You are what you don’t eat.
A diet that helps people reduce high blood pressure or hypertension may also reduce the risk of heart failure in people under the age of 75, according to research published in the June 2019 edition of the American Journal of Preventive Medicine, and led by doctors at Wake Forest School of Medicine, which is part of Wake Forest Baptist Health in Winston-Salem, N.C.
An observational study of more than 4,500 people over 13 years showed that those individuals under 75 who most closely adhered to the Dash diet had a significantly lower risk of developing heart failure than those who were least likely to keep to the tenets of the diet. (Dash is an acronym for Dietary Approaches to Stop Hypertension.)
“Only a few prior studies have examined the effects of the Dash diet on the incidence of heart failure, and they have yielded conflicting results,” said Claudia Campos, associate professor of general internal medicine at Wake Forest School of Medicine. “Following the Dash diet can reduce the risk of developing heart failure by almost half.”
The study recommends cutting five things out of your diet: This Dash diet recommends fruits, vegetables, nuts, whole grains, poultry, fish and low-fat dairy products, while reducing these three main components: salt, red meat, sweets and sugar-sweetened beverages. It is very similar to the Mediterranean diet, but the Dash diet recommends cutting out two more things: full cream (in favor of low-fat dairy products) and alcoholic beverages.
There are other ways to eat healthier too. People who eat slowly are less likely to become obese or develop metabolic syndrome, a cluster of heart disease, diabetes and stroke risk factors, according to research presented at the American Heart Association’s Scientific Sessions 2017. They may be more conscious of what they are eating and drinking, and are less prone to overeating.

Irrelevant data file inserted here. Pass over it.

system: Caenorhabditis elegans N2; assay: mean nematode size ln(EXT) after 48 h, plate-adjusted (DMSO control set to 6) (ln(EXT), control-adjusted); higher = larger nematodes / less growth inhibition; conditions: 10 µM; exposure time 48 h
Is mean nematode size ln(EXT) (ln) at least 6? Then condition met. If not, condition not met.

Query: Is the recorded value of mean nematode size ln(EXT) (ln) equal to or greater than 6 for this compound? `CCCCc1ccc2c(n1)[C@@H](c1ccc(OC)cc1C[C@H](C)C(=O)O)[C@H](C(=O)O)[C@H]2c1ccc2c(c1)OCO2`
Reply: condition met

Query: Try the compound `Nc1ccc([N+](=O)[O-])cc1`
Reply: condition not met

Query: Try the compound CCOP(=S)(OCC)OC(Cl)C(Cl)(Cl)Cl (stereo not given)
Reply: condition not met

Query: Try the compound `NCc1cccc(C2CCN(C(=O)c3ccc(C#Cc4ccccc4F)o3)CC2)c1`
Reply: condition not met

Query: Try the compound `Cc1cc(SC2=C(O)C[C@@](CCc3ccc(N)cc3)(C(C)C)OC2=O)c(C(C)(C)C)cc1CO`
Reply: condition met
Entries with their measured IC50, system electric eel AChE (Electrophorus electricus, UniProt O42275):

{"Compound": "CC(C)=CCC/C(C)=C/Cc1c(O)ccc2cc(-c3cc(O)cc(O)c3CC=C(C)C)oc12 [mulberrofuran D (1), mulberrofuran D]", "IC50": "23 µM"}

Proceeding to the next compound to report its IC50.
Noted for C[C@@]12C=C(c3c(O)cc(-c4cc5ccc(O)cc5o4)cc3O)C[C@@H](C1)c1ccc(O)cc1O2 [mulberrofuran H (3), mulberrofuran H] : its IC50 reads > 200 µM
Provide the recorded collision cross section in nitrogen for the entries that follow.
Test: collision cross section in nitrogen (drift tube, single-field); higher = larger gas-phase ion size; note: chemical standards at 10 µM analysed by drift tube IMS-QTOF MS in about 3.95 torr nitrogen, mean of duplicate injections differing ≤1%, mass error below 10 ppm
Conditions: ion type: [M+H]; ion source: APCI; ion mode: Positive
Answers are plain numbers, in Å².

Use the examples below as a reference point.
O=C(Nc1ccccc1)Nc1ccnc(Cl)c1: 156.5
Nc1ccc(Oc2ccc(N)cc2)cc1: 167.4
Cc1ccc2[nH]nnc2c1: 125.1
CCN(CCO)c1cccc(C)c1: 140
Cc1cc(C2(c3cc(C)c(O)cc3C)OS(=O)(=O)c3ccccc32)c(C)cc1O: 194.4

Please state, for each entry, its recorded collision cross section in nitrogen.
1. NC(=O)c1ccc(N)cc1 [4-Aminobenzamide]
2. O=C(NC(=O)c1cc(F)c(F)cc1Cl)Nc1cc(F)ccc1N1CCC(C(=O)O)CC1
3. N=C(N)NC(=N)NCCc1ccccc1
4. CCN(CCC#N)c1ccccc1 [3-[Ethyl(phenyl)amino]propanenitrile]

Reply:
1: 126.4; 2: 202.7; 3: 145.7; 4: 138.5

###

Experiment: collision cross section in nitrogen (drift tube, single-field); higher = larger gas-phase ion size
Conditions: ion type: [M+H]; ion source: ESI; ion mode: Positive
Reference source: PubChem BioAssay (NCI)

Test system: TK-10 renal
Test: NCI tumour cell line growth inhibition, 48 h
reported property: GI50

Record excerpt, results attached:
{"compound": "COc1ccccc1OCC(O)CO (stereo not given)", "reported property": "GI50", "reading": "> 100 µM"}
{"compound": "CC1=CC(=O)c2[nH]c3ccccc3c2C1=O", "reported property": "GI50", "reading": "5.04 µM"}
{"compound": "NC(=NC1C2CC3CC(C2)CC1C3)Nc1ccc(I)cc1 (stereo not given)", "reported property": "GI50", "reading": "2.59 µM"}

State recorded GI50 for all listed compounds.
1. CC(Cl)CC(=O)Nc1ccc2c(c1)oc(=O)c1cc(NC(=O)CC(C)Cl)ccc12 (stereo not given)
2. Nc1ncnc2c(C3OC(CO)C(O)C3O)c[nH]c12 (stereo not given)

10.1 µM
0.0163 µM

Dietitians also advise against snacking and takeouts. People have less control over what goes into their meals when they order in. Americans get most of their daily sodium — more than 75% — from processed food and restaurant food, according to the Centers for Disease Control and Prevention. People eat an average of 200 calories more per meal when they eat food from restaurants..
“Excess sodium can increase your blood pressure and your risk for a heart disease and stroke,” the Centers for Disease Control and Prevention says. “Together, heart disease and stroke kill more Americans each year than any other cause.” Americans get 71% of their daily sodium from processed and restaurant food. Cooking for yourself is the safest and healthiest option.
Artificially sweetened beverages may be linked to an increased risk of stroke and dementia, according to the American Heart Association’s peer-reviewed journal Stroke. Another 2015 study found that older women who consume two or more diet sodas per day are 30% more likely to suffer a cardiovascular event. Add that to more research suggesting regular soda is linked to obesity.